It’s 2014

Don’t get me wrong, I’m not just noticing that. I’m just thinking that it’s about time I posted something on Scatterthought, since we’re more than halfway through February, and I’ve now been living in Victoria, BC, for over half a year.

So what, you might ask, has taken place over the past six months?

Well, let’s see.

I got myself pretty much all settled in by mid-September, moving into a basement suite not too far out of downtown Victoria. It’s a newly renovated space that’s all above grount (translation: lots of natural light), and my landlords are awesome. So, I’m very pleased with it.

The only downside is that I have to park in the driveway, as there’s no garage or carport. And in truth, that wasn’t a big deal until yesterday, when I discovered water in the trunk of my MX-5. There are pipes inside the car that are supposed to allow water to drain from the convertible roof, but the wet trunk means that those drains are clogged. I feared that this would happen, because the trees on the side of the driveway have dropped a lot of needles onto my car, and now I need to declog everything.

Luckily for me, there are lots of people with MX-5s who have run into the same issue, and all it takes to fix things is a free afternoon and a trombone cleaning snake. Though I’m sure there will also be some swearing involved…

Let’s shift gears and go to the bad news: in December, one of my cats died. It was my boy cat, Chet, and he was 13 years old. In late November, he stopped eating and drinking–anyone who knows him know that this is unheard of–and I took him to a vet, who directed me to the emergency hospital. Chet was there for four days, where they discovered that he had pancreatitis and anemia, but didn’t know why. He survived the ordeal and came home, but tests revealed that the cause was cancer. Specifically, intestinal lymphoma.

Basically, Chet was producing cancerous red blood cells, and his immune system was immediately destroying them. As a result, his cell counts were slowly dropping, and he wasn’t getting enough oxygen. So, I went from thinking he was all fine and healthy in November to knowing that he wasn’t going to make it through December.

We confirmed the diagnosis on Tuesday, December 10. The vets told me that there was no way to know how long he would last–he could go downhill immediately, or rebound for awhile with help from the drugs. But I knew that it was going to be a matter of days or weeks, not months. By Sunday the 15th, he could barely move himself around…he was too tired and had no energy. On Monday the 16th, my sister took us to the vet, and Chet was peacefully put to sleep.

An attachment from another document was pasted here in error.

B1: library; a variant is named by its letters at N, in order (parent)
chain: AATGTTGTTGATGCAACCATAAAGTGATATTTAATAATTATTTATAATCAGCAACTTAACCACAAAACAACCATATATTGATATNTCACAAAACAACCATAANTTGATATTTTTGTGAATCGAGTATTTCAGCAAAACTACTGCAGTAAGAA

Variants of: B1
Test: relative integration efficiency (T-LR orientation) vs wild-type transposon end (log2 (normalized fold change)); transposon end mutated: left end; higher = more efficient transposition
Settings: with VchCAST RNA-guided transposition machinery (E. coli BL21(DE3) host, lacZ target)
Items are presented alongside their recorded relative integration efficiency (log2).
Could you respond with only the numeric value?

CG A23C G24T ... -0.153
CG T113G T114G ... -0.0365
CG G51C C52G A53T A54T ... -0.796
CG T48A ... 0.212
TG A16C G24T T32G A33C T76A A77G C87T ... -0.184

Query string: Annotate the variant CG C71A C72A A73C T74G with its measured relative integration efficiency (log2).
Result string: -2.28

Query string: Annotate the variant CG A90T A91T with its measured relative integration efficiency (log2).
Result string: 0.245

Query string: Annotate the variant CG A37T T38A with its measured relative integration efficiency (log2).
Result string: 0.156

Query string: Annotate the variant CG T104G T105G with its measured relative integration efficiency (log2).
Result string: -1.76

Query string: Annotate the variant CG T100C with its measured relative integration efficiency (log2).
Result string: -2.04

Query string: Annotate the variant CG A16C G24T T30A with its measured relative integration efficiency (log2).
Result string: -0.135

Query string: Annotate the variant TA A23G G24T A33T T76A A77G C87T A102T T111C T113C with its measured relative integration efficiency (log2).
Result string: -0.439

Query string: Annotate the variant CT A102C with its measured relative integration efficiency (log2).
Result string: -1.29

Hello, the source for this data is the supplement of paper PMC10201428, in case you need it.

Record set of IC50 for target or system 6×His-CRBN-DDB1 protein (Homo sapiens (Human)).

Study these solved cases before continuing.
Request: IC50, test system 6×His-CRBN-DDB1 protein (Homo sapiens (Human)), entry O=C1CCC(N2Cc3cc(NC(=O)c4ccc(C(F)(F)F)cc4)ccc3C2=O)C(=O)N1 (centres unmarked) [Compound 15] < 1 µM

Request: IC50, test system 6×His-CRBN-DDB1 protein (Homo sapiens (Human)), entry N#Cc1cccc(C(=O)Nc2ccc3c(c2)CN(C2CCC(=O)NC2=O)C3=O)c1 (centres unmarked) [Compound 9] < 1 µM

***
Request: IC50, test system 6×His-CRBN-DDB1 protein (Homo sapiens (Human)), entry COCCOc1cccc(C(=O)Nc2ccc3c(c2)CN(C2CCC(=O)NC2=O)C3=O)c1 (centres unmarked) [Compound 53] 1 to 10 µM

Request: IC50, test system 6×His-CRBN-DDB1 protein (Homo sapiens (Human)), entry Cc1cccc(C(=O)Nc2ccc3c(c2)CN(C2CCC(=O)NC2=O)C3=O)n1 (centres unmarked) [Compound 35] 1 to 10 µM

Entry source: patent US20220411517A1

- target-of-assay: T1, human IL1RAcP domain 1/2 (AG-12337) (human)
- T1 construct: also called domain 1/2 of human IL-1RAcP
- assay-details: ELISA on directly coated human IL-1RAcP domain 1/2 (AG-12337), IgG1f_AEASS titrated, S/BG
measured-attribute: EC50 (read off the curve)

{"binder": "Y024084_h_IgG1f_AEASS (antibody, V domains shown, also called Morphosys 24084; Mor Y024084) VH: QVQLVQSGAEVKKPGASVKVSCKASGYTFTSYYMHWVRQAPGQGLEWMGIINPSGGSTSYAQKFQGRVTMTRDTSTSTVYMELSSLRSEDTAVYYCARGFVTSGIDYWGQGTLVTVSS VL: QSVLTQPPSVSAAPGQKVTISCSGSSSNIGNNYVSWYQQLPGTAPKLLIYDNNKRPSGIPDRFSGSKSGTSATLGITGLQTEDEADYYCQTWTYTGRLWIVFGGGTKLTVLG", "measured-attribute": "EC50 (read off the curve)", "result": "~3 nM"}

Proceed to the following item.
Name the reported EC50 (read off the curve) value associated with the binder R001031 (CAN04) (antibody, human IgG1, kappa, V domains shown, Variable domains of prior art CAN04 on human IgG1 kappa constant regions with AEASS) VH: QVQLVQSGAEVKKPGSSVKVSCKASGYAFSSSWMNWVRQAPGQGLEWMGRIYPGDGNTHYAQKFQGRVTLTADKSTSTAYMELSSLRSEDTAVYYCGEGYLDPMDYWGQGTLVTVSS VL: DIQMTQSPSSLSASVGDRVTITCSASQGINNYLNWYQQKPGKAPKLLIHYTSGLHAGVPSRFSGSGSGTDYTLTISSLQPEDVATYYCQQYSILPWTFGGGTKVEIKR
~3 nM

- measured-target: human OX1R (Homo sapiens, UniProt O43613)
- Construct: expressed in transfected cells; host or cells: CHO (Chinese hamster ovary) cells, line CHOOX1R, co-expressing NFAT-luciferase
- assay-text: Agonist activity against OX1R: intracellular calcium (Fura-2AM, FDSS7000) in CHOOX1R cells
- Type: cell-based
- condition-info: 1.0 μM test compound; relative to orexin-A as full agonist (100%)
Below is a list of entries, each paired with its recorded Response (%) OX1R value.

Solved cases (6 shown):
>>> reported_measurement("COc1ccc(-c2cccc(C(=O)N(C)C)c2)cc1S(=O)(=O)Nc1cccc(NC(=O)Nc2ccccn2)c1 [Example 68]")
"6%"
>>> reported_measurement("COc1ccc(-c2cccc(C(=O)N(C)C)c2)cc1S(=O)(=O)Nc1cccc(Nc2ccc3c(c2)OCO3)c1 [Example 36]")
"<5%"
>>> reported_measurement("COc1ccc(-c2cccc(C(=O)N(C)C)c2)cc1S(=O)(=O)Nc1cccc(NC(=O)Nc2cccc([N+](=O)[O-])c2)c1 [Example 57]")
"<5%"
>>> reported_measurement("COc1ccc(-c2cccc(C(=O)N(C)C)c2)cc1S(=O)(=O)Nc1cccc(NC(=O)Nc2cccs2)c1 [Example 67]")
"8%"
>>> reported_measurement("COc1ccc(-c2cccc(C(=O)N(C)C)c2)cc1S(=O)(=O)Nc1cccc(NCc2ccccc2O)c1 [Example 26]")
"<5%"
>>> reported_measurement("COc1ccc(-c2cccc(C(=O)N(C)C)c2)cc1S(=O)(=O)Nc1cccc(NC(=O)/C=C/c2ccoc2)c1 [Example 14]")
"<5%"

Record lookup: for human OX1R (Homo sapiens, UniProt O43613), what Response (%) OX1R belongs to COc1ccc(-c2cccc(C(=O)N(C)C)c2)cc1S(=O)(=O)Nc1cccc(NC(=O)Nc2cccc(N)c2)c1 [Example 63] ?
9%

Hmm…I guess it’s been exactly two months. Crazy.

Chet had clearly known for awhile that he was going to die, and so did his sister, Min. She had been hissing at him a lot in November, and I found out that a lot of cats do this, because their sense of smell tells them that’s something’s wrong. She also stopped looking after him, and had essentially made her peace with his eventual departure. That made me both sad and happy. In Chet’s last few weeks, I really wanted them to cuddle together like they used to do all of the time. But in the long run, it was better that Min knew what was coming, so that she wouldn’t be upset when Chet disappeared from her life.

As for me, I’m just glad that I got time to adjust. As I’ve told lots of people, it would have been a tragedy if Chet had died during his initial hospital visit, since I wouldn’t have seen it coming. Instead, I got an extra week to think that he was going to be okay, and one more to prepare for the inevitable. I can live with that. I don’t even mind that it cost me over $5k in vet bills.

These days, Min seems to like being the only cat in the house, and she has become aggressively affectionate with me. She doesn’t miss many opportunities to sit with me, even if it means shoving whatever I’m doing or reading out of the way to claim my lap. Interestingly, I used to joke that it would be better for Min to outlive Chet, because she’d be able to handle his absence better than if it were the other way around. Turns out that might be true.

But enough about that.

On the volunteering front, I’ve gotten myself heavily involved with CFAX Santas Anonymous, which you can learn more about on the website I rebuilt for the organization in December. If you want a really in-depth look (and have time to spare), you can also read the blog I wrote about my volunteer experience, which I called Santa’s Workshop.

As for employment, I wasn’t making too much of an effort in 2013, particularly as I got involved with Santas Anonymous and dealt with Chet’s health issues. I picked up some part-time consulting contracts that have kept me busy, but I would eventually like to return to full-time work. Though I enjoy the freedom I currently have, I miss being in an office environment with friends/coworkers and a shared purpose.

Finally, there’s the question of whether this move has been a “success” or not. At six months it’s really far too early to say, but I know this much:

  • I love being near my family, and am glad to have so much time with my sister
  • I dearly miss my friends in Ontario, and sometimes wish I were back there with them
  • Whenever I hear about the Ontario winter, I’m glad to be in Victoria

There’s nothing groundbreaking here…all three of those points were expected when I decided to move. I guess this means that the jury is still out. And for now, that’s perfectly fine by me.

Russ